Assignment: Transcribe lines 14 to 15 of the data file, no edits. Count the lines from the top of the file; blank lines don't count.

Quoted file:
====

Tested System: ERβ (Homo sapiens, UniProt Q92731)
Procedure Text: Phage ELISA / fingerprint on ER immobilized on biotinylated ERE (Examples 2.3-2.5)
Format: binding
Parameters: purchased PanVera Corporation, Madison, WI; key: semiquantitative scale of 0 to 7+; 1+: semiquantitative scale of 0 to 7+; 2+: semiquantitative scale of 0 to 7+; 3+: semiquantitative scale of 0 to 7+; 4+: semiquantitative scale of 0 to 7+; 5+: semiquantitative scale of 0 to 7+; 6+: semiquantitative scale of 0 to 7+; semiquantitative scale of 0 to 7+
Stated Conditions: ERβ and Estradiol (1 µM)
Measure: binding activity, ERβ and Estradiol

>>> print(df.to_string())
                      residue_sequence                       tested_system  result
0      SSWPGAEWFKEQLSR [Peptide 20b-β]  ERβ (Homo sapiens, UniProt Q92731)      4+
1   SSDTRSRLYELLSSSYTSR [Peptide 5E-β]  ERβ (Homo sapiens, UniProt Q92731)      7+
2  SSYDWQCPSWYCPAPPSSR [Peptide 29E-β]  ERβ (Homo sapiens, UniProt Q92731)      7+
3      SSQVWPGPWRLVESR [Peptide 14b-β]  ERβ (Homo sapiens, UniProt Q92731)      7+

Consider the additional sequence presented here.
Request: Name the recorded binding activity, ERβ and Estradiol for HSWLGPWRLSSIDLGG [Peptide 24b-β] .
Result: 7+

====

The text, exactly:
Request: Name the recorded binding activity, ERβ and Estradiol for HSWLGPWRLSSIDLGG [Peptide 24b-β] .
Result: 7+